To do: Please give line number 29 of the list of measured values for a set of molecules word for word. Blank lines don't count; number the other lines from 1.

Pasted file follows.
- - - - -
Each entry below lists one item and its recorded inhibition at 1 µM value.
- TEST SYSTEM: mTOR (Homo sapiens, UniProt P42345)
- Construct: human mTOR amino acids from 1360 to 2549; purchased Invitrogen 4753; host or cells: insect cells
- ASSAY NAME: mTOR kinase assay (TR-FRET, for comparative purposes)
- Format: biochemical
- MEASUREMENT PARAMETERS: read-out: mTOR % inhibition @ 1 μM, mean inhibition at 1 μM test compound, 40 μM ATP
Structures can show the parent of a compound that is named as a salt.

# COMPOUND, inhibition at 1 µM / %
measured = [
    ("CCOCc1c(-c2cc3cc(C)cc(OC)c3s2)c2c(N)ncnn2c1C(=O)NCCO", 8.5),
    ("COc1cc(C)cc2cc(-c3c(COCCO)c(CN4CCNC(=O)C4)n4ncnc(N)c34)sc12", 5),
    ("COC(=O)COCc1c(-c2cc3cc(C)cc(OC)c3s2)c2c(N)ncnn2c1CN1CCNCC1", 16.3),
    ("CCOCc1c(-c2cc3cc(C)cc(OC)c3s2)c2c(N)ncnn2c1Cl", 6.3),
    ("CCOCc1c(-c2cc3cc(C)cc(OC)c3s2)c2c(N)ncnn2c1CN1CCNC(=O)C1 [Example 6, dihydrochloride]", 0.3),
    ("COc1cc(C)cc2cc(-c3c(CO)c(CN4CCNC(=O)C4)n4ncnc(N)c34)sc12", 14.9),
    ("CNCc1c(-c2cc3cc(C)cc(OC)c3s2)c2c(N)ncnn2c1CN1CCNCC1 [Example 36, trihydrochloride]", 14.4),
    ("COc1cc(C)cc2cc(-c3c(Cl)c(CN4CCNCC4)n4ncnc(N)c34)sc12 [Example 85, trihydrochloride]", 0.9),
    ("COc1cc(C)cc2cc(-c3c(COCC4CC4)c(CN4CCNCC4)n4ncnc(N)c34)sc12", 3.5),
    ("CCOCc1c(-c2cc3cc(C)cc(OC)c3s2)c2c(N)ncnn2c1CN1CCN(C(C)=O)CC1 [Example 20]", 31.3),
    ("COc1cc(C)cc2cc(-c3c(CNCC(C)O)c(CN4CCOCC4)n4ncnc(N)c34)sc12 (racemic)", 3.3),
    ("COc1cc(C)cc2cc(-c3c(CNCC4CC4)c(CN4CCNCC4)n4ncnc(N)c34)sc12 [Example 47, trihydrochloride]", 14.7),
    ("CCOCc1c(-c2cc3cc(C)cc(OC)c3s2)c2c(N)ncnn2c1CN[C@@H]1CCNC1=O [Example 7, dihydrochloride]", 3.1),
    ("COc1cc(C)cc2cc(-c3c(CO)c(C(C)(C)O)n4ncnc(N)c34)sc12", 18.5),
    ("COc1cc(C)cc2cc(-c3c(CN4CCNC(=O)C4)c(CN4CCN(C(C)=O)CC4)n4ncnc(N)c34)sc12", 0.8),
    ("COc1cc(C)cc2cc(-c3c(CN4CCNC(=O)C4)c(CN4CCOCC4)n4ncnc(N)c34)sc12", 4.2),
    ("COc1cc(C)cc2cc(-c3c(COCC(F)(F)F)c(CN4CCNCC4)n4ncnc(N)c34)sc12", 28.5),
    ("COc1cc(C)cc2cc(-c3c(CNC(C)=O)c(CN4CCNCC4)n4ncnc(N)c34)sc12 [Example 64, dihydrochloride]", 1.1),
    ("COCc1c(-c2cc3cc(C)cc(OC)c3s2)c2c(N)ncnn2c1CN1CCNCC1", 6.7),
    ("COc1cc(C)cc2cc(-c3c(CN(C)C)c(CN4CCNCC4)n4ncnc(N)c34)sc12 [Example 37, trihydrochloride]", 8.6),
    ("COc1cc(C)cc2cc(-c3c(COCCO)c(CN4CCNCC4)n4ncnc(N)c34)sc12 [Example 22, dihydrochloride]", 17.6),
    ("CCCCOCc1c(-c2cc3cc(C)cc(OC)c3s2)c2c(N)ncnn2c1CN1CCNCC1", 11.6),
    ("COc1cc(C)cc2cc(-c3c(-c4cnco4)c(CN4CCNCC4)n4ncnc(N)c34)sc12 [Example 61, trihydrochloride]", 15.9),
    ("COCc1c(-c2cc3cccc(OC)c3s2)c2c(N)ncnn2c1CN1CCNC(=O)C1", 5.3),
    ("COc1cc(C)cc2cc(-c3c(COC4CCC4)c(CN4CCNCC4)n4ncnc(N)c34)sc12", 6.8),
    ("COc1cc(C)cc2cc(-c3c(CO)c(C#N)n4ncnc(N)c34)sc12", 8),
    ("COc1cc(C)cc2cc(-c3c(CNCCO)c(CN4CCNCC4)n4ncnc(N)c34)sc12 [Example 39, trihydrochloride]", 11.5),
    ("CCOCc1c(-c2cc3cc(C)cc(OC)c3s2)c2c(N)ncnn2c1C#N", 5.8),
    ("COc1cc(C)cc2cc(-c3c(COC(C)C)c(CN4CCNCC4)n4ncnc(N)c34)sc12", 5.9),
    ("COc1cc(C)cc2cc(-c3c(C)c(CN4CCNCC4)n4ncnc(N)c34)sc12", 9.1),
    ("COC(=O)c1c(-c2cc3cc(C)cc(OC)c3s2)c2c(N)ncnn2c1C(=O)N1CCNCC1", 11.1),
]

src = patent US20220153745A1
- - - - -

    ("COc1cc(C)cc2cc(-c3c(CN(C)C)c(CN4CCNCC4)n4ncnc(N)c34)sc12 [Example 37, trihydrochloride]", 8.6),